“What we’ve been doing in recent times is really trying to focus on our clients and understand that – for all of us – our mindset would have changed during this time. I think almost everyone will have more concern about hygiene and safety than they did three months ago or four months ago,” Darwin said.
The same could be said for stylists. While the majority of his regular barbers returned to work when he reopened, Barber said a handful declined the offer, deciding to stay home a while longer to avoid the risk of infection.
Sade Cline-Thomas, a braider based in Essex, England, shares those anxieties. Though she works part-time in a South London hair salon, her most lucrative jobs come from her freelance mobile service, which sees her spending upwards of six hours a day in clients’ living rooms.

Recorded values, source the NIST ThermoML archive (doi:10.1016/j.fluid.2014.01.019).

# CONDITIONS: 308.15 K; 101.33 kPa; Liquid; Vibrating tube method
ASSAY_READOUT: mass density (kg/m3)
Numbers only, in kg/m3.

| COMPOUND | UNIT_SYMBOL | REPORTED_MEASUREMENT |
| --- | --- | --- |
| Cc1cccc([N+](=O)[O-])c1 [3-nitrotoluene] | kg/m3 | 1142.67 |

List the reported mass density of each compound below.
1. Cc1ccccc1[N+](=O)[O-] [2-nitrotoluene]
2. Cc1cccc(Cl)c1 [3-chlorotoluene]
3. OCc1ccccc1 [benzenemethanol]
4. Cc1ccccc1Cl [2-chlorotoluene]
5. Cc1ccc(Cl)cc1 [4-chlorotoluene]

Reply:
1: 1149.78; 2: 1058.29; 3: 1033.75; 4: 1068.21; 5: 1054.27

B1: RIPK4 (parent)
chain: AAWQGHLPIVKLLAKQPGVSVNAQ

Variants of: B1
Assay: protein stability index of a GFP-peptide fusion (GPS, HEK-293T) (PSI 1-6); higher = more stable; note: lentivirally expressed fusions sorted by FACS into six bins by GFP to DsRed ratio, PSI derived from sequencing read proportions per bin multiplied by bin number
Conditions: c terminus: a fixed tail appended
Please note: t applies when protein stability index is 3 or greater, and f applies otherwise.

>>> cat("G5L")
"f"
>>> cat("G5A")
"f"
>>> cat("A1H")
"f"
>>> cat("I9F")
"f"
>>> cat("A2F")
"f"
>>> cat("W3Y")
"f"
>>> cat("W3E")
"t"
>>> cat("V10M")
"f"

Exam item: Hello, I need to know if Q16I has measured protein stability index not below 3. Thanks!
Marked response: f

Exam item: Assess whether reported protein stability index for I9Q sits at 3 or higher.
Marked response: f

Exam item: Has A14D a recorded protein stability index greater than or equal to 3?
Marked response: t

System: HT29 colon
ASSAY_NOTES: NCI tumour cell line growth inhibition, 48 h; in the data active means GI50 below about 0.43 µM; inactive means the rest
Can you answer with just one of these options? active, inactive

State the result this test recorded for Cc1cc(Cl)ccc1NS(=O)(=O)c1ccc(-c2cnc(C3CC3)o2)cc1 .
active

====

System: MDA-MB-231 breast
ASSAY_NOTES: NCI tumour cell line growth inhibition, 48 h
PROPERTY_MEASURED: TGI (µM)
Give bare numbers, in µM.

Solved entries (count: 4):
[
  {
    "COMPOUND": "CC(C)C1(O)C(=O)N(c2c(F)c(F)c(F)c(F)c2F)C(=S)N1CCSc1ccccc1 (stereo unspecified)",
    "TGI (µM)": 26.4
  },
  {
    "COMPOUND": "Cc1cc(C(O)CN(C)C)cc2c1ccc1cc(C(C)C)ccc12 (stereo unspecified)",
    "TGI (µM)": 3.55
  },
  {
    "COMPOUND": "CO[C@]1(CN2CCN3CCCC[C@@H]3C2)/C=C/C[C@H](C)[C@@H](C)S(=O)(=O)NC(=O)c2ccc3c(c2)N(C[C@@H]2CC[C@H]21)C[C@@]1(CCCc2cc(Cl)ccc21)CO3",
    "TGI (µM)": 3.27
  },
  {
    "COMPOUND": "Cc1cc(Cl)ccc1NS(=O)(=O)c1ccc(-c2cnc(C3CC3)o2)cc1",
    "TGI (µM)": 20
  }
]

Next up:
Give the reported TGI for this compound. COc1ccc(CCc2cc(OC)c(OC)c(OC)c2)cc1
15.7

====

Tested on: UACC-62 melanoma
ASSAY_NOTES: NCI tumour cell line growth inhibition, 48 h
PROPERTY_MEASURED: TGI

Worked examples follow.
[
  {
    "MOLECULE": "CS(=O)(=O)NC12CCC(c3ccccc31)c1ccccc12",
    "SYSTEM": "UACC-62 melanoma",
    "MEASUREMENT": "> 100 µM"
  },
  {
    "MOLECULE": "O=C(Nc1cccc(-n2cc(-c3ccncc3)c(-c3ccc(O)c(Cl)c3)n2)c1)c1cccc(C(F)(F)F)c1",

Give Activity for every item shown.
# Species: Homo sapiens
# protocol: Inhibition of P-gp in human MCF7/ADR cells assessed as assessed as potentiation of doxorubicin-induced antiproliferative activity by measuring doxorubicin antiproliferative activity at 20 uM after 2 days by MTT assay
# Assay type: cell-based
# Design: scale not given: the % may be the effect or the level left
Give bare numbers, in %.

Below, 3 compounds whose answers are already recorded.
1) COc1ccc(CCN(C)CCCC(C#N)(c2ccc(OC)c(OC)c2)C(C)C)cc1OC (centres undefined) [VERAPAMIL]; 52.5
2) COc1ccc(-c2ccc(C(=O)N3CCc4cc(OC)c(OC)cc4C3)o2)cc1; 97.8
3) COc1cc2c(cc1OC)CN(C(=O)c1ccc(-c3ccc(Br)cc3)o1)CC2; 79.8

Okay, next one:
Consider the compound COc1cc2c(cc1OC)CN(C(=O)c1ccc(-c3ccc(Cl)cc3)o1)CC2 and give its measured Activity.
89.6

To mitigate her risk of catching the virus when the UK reopens salons (July 4 is the earliest date put forward by the government), she said she’ll likely put her mobile service on hold and refer her freelance clients to the salon where she works, so that she can ensure proper sanitation and social distancing protocol is being followed. While the decision would come at a financial cost (her hourly wage at the salon is less profitable than her freelance service fees), she feels she has no choice but to accept the situation until a vaccine is developed. She and her mother are in frequent contact with her grandmother, a high-risk individual who suffers from dementia and lives alone.